Friday, April 07, 2006

Ching Ming, the Grave-sweeping Festival 清明時節

Ching Ming, the Grave-sweeping Festival

“A drizzling rain falls like tears on the Mourning Day;
The mourner's heart is going to break on his way.
Where can a wineshop be found to drown his sad hours?
A cowherd points to a cot 'mid Apricot Flowers.”

This well known poem by Du Mu of the Tang Dynasty has described well the normal weather condition at Ching Ming – it rains. In fact as far as I have remembered, 80% of the past Ching Ming Festival were raining days. The Ching Ming Festival this year was a bit unusual. It did not rain, just being warm and cloudy with occassional sunny spells, but not a single drop of rain. The even more unusual (and luckily) thing was, there was only 13 reports of hill fire.
For the Chinese, it is a day to remember and honour one's ancestors, and to tend to the graves of the departed ones. It is also the time when spring returns to the good earth and the land is greened again by the newly sprouted, a perfect time for the family to have a stroll among the greenery of the countryside after tending to the graves of the ancestors. The act of strolling in the field in spring time in such occasion was called “Spring Visit” or “Stepping into the Green” in the ancient time. This had been a long-time custom in many parts of the country for Ching Ming Festiival, and hence the other name for the occasion, “The Stepping into the Green Festival”. Some people (e.g. the people of Shantou region) are still following the custom nowadays.

As the weather normally starts to get warmer and wetter around the time of the Ching Ming Festival, it is also the right time for planting trees and corps, there is an old Chinese saying “It is the right time to plant the melon and bean seedlings around Ching Ming, so are the saplings”. Planting trees at Ching Ming was another old Chinese custom.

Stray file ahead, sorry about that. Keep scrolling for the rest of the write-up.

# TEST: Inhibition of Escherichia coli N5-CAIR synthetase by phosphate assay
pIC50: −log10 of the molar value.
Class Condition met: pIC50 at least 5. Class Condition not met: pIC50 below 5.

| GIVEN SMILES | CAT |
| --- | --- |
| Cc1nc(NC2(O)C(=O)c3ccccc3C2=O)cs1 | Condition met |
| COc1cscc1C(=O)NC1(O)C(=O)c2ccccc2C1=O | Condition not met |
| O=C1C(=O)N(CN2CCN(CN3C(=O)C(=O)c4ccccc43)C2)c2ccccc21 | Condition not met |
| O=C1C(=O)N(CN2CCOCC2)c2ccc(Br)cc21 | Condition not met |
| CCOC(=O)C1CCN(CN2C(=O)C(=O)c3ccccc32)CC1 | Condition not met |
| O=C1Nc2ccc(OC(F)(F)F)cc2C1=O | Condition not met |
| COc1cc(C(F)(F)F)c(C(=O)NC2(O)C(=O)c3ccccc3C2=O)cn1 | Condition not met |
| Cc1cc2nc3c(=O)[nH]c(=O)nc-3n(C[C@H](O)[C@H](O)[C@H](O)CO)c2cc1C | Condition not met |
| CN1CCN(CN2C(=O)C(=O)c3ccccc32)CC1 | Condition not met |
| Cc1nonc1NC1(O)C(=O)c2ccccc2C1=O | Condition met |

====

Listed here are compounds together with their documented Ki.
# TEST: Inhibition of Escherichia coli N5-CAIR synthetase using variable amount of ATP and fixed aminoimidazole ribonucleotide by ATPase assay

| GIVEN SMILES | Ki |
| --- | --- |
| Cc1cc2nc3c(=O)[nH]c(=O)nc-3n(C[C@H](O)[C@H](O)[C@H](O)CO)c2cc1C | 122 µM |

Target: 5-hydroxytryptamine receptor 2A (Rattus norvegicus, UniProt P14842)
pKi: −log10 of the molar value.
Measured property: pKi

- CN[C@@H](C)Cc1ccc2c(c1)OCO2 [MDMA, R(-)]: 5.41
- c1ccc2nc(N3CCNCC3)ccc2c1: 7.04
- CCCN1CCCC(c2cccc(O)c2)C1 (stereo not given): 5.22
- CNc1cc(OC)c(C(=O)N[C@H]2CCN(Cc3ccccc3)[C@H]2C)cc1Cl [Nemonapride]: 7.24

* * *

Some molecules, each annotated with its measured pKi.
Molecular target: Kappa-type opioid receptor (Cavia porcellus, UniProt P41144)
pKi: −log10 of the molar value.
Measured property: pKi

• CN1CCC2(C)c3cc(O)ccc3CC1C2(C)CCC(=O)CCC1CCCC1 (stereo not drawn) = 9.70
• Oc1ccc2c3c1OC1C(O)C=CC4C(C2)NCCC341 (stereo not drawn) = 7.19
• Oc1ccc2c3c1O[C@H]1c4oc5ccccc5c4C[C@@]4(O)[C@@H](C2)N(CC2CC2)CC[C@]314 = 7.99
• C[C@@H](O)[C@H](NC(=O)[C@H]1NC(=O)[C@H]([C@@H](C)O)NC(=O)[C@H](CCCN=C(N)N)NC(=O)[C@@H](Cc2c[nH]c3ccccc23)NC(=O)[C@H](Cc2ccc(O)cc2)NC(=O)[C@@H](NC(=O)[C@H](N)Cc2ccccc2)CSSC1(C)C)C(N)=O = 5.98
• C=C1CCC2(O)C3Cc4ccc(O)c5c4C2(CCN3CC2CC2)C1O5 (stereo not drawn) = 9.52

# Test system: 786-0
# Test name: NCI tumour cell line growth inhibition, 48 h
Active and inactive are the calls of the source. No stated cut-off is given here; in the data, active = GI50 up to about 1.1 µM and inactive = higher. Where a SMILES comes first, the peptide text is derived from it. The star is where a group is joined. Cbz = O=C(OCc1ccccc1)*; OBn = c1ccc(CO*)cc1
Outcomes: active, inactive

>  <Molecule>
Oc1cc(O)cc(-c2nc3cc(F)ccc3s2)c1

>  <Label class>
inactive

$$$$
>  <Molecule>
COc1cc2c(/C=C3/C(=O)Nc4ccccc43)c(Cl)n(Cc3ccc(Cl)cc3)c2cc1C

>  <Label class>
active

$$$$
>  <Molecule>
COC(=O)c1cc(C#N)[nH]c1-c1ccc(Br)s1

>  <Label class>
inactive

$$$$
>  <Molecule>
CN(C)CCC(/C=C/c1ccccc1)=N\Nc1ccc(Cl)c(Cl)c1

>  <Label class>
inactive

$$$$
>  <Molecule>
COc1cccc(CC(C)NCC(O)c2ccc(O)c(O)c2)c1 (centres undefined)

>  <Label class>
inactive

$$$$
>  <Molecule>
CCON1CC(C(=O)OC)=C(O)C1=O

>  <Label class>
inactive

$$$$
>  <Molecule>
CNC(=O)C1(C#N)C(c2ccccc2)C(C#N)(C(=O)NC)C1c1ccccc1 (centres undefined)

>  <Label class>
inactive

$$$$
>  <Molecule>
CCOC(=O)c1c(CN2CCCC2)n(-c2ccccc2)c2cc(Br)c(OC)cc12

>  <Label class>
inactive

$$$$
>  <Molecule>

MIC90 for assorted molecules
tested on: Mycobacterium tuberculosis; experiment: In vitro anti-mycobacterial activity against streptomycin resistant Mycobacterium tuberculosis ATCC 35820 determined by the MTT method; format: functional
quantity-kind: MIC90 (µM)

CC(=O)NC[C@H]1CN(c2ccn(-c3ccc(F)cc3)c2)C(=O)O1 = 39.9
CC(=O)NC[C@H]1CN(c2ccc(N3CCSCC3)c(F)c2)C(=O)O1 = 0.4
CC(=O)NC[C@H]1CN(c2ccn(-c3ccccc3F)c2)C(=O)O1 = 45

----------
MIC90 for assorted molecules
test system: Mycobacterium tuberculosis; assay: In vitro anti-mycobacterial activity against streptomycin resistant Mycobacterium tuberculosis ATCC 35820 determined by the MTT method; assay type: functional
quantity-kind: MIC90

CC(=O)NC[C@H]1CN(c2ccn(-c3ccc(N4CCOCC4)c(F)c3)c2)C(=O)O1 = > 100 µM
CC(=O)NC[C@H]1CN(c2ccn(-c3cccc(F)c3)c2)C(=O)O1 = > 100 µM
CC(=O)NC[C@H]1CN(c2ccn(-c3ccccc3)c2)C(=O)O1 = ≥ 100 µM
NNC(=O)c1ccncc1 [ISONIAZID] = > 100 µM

Sweeping the graves, offering food and libation to the ancestors and departed family members during Ching Ming is still a popular custom followed by many Chinese people nowadays. However, the customs of “Stepping into the Green” and tree planting have long been forgotten by many. Instead, there is a new replacement - “Burn to the ground”.

There are two important dates for remembering and honouring the ancestors in Chinese custom, one in the spring time, namely the Ching Ming, and the other in the autumn, namely the Chung Yang. Six months after the last tending to the graves, they must have been covered by the overgrown again. Due to laziness, some people just set the grave ground on fire to clear all the overgrown. Being careless during the common ritual of burning the offerings made of papers to the ancestors is also another cause of hill fire. But the most ridiculous of all is the intentional burning of the whole surrounding area to the ground by some selfish, immoral and foolish people, just base on the groundless speculation that burning the whole place will bring them good fortune and wealth. This is a crime that not only destroy the vast area of vegetation and all the living things within the area, but also threaten the lives and properties of the nearby villagers and hikers. In 1999, there were a total of 443 reports on hill fire in a single day during Ching Ming, and 300 hectares of hillside bushland was burned to ground. In 2001, 35 hikers and grave-sweepers were trapped by the hill fire and nearly died at Yuen Long.

Introducing such a disaster to nature and other people just for the sake of wishing for their own good fortune and wealth, I do not believe that their ancestors would answer such immoral and evil prayers from their descendants.









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